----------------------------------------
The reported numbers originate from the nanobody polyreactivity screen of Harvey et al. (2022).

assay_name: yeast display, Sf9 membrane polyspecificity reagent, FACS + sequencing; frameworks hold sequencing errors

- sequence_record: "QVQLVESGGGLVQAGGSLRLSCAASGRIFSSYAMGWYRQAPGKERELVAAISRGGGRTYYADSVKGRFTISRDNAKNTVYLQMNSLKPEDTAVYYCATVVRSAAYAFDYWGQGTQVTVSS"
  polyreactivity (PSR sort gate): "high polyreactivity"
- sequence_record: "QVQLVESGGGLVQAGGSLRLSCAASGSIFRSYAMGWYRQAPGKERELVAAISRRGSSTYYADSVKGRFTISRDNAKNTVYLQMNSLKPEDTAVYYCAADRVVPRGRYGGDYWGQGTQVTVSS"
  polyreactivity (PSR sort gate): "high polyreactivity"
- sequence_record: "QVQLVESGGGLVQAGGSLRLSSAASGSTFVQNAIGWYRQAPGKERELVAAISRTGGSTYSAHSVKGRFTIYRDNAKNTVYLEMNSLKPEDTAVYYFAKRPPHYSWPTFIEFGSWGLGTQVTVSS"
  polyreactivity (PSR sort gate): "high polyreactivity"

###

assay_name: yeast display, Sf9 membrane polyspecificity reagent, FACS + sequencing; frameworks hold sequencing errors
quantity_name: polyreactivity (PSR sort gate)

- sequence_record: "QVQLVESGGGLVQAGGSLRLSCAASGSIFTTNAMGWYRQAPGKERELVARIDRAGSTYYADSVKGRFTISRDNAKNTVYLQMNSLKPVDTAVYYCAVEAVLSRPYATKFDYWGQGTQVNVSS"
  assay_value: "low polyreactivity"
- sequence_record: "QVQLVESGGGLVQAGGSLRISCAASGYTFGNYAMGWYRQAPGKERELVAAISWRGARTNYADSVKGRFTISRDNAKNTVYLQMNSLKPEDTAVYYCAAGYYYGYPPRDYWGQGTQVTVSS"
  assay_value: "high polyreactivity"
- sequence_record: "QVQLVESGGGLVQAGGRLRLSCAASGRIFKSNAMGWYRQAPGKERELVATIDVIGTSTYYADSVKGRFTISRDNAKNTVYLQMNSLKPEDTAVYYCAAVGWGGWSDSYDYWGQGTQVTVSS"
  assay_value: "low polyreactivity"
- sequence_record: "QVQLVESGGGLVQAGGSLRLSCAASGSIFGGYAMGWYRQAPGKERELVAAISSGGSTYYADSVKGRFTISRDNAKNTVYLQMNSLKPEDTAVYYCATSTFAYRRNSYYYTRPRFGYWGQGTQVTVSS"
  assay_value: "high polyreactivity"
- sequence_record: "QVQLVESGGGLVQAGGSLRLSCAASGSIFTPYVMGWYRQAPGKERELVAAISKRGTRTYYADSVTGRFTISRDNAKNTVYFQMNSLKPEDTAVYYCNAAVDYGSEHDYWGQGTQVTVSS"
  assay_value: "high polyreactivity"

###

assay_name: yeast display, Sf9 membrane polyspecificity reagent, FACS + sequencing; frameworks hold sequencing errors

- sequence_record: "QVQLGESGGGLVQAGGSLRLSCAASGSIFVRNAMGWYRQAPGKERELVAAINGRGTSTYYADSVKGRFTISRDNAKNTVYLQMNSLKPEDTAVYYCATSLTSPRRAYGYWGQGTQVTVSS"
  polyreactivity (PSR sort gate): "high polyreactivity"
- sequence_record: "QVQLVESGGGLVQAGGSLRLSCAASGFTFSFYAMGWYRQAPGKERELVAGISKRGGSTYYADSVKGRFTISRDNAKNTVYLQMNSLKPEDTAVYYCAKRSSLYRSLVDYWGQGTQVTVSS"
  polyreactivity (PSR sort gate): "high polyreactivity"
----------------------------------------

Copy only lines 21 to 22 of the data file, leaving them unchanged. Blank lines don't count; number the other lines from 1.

  assay_value: "high polyreactivity"

###